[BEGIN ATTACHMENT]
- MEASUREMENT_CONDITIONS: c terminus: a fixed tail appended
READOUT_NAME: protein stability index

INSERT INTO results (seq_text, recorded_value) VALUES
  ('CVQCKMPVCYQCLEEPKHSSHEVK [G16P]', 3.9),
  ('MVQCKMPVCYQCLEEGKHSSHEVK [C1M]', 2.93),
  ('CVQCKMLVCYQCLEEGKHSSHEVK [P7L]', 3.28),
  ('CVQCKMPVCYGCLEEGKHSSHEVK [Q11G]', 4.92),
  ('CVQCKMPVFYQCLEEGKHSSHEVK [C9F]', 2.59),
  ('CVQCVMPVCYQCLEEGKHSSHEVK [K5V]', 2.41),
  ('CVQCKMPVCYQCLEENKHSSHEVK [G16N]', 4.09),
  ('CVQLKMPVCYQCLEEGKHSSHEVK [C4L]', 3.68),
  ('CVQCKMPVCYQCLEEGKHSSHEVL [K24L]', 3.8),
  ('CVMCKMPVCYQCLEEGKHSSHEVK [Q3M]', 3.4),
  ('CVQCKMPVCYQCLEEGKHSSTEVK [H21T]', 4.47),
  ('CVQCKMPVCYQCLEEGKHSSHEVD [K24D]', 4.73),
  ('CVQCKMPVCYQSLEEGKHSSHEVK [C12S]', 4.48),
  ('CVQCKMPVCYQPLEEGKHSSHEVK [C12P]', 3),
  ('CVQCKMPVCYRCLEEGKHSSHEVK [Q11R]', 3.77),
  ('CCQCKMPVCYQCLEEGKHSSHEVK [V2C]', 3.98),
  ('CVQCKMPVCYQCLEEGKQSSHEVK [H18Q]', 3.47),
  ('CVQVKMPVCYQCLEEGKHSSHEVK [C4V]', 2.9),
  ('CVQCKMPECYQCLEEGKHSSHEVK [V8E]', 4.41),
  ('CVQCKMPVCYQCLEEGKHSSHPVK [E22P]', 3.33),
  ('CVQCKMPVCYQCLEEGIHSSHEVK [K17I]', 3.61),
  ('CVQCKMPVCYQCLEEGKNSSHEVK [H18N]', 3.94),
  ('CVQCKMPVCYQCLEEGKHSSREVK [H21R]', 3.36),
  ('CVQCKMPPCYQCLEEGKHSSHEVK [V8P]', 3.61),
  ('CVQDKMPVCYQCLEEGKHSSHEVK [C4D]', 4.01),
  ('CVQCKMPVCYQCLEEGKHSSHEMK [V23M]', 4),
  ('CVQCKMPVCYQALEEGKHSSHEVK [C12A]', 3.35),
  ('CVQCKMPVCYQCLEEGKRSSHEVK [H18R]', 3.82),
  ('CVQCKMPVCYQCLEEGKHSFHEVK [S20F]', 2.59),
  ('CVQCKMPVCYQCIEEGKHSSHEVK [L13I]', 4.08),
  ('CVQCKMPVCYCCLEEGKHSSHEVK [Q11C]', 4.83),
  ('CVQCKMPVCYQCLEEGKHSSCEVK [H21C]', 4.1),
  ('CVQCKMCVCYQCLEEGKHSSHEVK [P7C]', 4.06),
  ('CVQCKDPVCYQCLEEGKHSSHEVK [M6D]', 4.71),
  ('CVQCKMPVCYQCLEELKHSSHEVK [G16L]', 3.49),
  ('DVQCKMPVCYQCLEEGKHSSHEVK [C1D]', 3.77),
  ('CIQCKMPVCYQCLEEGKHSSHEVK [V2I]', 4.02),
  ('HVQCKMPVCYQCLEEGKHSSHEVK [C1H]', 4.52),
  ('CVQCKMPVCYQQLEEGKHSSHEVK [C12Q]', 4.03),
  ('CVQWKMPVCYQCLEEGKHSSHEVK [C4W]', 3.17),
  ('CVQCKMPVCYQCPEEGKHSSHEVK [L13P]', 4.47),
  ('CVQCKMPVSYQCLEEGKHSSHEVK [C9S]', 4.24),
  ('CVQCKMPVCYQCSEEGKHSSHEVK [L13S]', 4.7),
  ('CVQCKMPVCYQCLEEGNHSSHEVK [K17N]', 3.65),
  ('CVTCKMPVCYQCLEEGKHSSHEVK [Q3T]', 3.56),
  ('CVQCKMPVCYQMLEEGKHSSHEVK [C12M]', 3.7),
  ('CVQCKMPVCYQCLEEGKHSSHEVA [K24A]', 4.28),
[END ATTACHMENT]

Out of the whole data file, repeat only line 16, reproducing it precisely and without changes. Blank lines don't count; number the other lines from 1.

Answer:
  ('CVQCKMPVCYQSLEEGKHSSHEVK [C12S]', 4.48),